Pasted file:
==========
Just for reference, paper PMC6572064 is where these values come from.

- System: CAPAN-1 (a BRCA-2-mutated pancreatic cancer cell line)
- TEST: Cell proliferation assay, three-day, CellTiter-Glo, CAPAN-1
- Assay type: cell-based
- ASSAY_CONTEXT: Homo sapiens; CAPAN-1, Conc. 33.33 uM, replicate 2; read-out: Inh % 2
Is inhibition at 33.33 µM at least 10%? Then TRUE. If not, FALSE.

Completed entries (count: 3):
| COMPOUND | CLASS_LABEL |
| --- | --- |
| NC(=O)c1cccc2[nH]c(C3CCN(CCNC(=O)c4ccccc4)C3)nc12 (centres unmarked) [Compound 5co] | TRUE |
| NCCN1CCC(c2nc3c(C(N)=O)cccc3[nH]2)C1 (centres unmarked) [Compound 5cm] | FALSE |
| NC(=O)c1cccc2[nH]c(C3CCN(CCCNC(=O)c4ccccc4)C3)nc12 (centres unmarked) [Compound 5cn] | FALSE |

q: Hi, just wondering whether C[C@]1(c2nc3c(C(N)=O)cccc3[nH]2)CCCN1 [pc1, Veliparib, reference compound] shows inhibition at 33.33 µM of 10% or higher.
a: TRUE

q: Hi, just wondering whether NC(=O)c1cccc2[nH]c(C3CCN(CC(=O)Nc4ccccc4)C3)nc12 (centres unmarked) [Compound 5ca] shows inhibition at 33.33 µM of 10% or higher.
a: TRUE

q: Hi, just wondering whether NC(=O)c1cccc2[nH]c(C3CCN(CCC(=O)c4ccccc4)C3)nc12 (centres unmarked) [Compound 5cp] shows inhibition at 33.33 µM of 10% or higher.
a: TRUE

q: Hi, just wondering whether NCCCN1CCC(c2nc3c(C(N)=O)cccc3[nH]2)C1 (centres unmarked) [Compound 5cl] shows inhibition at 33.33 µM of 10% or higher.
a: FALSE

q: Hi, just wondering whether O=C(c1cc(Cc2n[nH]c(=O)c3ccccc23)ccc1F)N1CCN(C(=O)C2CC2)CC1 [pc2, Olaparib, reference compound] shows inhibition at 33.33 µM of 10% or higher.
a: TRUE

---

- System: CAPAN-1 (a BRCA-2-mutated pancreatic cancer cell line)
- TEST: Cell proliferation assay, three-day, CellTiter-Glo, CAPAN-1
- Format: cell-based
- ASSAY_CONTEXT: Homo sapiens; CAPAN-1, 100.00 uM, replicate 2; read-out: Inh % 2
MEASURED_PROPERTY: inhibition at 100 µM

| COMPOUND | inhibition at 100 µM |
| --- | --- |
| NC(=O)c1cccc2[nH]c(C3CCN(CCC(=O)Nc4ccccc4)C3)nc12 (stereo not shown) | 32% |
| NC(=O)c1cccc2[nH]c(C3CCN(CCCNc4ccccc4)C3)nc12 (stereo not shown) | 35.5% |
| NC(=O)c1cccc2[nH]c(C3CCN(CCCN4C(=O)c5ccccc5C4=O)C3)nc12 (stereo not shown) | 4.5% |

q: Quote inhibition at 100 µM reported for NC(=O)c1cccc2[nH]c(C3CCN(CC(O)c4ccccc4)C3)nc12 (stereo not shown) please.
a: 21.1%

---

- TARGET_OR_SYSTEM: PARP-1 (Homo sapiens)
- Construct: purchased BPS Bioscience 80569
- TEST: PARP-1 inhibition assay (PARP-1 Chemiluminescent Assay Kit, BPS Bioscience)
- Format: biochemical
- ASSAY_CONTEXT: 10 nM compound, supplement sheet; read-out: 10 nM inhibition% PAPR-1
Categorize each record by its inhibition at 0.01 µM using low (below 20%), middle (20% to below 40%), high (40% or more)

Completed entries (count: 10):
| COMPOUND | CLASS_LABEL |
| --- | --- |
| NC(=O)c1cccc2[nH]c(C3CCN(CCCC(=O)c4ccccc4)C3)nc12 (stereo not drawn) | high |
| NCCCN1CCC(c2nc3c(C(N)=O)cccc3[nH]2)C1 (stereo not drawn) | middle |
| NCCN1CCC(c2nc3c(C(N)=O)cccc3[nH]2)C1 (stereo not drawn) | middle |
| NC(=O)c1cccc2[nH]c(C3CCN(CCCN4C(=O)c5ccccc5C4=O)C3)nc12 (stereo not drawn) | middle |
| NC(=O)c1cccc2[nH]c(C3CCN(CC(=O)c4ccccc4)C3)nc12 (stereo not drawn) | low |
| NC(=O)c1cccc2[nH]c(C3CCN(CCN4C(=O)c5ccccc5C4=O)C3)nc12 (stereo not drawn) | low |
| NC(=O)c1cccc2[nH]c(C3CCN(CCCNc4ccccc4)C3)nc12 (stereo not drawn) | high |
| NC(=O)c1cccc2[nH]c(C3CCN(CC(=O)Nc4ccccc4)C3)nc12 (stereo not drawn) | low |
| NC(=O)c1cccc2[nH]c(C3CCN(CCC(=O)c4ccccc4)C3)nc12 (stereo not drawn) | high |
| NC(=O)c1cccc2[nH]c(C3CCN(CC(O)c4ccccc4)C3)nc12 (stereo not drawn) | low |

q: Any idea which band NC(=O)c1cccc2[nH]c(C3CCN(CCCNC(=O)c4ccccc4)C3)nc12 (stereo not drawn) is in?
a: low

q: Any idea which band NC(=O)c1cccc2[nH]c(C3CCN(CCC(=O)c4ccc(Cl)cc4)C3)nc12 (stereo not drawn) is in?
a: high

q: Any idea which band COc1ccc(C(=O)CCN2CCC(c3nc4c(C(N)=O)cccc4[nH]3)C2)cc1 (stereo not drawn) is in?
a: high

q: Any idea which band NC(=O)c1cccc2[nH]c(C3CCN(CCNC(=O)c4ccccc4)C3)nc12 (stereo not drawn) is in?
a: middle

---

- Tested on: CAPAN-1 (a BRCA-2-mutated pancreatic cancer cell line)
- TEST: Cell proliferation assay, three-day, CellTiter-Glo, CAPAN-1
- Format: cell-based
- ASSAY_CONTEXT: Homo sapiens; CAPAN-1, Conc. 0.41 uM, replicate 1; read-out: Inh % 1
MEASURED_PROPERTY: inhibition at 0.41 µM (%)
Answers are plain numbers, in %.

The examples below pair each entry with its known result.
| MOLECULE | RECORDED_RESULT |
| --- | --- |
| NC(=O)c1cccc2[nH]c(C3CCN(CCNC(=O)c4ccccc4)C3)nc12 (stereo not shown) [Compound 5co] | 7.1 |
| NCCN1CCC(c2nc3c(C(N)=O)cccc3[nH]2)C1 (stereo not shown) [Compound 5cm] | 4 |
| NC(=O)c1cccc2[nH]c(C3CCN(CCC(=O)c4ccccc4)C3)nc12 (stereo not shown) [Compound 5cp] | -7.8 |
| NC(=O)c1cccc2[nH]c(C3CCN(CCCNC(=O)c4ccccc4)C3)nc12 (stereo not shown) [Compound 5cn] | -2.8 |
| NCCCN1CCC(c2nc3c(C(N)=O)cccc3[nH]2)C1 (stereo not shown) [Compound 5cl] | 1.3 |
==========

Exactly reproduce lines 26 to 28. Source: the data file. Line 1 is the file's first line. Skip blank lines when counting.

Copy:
- Format: cell-based
- ASSAY_CONTEXT: Homo sapiens; CAPAN-1, 100.00 uM, replicate 2; read-out: Inh % 2
MEASURED_PROPERTY: inhibition at 100 µM